[i] Minneapolis Relocation Policy


Fair and just opportunities and outcomes for all people.[i]

[i] City of Minneapolis Code of Ordinances


Green Zones
Low-income communities, indigenous communities, and communities of color in Minneapolis experience unequal health, wealth, employment, and education outcomes, and also are overburdened by environmental conditions such as traffic and stationary pollution sources, brownfield sites, blight, and substandard housing.

The idea for developing a Minneapolis Green Zones initiative came from the Minneapolis Climate Action Plan Environmental Justice Working Group. A Green Zone is a place-based policy initiative aimed at improving health and supporting economic development using environmentally conscious efforts in communities that face the cumulative effects of environmental pollution, as well as social, political, and economic vulnerability.


Housing Choice
Refers to the ability to find housing that meets a variety of needs in a variety of locations. This includes but is not limited to varied building types, in varied locations, and at varied income levels. For the purpose of this document housing choice does not refer to the housing choice voucher system.

Housing Density
The ratio of a housing units to residential land area.

Housing Diversity
Refers to the range of housing types in a development or neighborhood. A neighborhood with housing diversity has various different dwelling types and sizes, usually achieved by promoting a variety of building forms.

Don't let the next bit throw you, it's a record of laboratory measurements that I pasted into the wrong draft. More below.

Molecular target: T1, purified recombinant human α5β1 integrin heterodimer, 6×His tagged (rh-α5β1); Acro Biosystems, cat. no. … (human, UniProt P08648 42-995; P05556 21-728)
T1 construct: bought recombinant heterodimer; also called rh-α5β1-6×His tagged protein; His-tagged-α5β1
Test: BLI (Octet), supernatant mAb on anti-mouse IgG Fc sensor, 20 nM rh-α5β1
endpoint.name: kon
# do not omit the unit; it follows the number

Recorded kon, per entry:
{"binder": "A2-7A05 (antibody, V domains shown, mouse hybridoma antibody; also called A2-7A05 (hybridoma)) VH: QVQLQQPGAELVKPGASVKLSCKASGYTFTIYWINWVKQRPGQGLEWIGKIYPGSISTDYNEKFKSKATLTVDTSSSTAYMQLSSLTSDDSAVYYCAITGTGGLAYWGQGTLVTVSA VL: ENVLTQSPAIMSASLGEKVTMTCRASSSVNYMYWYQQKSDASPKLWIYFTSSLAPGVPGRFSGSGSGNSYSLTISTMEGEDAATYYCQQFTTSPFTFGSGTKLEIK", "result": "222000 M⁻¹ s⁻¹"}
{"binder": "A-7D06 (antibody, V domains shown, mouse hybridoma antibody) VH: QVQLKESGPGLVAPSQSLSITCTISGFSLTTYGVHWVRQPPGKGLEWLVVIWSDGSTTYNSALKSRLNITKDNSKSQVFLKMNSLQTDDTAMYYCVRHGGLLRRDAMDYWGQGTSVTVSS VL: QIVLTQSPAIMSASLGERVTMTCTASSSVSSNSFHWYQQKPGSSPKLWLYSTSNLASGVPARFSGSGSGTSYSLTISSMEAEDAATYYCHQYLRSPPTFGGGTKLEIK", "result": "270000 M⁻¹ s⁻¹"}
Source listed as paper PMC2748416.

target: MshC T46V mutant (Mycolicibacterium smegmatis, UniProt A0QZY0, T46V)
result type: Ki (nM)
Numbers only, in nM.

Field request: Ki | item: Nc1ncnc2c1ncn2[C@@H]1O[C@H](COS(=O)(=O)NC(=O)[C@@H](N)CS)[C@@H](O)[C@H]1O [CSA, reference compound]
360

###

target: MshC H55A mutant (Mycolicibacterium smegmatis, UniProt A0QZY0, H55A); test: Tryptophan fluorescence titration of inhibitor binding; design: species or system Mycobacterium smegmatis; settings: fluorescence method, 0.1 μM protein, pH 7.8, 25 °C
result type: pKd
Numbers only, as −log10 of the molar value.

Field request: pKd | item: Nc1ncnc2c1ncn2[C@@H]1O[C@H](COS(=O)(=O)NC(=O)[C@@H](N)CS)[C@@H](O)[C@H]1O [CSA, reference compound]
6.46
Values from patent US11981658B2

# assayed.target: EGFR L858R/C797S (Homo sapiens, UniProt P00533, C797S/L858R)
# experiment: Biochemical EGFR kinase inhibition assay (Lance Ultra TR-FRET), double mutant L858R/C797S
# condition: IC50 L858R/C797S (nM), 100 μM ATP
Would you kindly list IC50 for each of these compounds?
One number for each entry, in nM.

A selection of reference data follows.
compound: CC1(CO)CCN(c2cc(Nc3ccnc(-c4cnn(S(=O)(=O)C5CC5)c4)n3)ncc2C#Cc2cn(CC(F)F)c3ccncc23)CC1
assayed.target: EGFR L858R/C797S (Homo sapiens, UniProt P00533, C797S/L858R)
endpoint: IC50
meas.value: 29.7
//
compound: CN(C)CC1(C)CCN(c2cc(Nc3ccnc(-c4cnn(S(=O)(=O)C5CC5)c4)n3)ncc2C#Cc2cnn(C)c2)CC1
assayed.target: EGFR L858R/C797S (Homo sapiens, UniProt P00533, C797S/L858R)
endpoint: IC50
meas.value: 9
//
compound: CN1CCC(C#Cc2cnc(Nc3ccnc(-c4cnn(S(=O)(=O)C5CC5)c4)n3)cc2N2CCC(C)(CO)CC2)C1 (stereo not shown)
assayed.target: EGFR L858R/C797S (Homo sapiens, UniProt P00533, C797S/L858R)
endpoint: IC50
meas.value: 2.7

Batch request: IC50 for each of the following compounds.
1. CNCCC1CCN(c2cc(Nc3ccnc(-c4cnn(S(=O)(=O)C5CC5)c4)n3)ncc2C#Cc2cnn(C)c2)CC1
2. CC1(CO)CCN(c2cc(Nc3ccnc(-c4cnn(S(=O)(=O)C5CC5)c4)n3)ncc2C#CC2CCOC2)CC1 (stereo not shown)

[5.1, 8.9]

Address disparate impact on communities of color and indigenous people through City of Minneapolis policies, procedures, and practices. Identify opportunities to remove barriers for economic and social progress in our city. Ensuring equity for all protected groups (i.e. gender, age, ability, LGBTQI, etc).

Innovation Districts
An Innovation District is an economic development tool that utilizes partnerships with higher education institutions, businesses, and government to fuel job growth and redevelopment in targeted locations, based on the premise that collaboration and productivity result from proximity and therefore job creation and innovation can be fostered through the intentional clustering of businesses, institutions, ideas, and people. Innovation Districts can be used for the purposes of planning, fundraising, and marketing and potentially for innovative pilot projects and district systems.


Minneapolis Creative Vitality Index (CVI)
The Creative Vitality Index data provides one way of measuring the impact of the creative sector by looking at the region’s share of creative jobs, arts spending, and creative for-profi­t and nonprofi­t organizations.

Minneapolis Park and Recreation Board
Through the Park and Recreation Board, the City provides for parks, parkways, and recreational opportunities for its current and future residents' use. The Board may likewise provide for service for nonresidents.[i]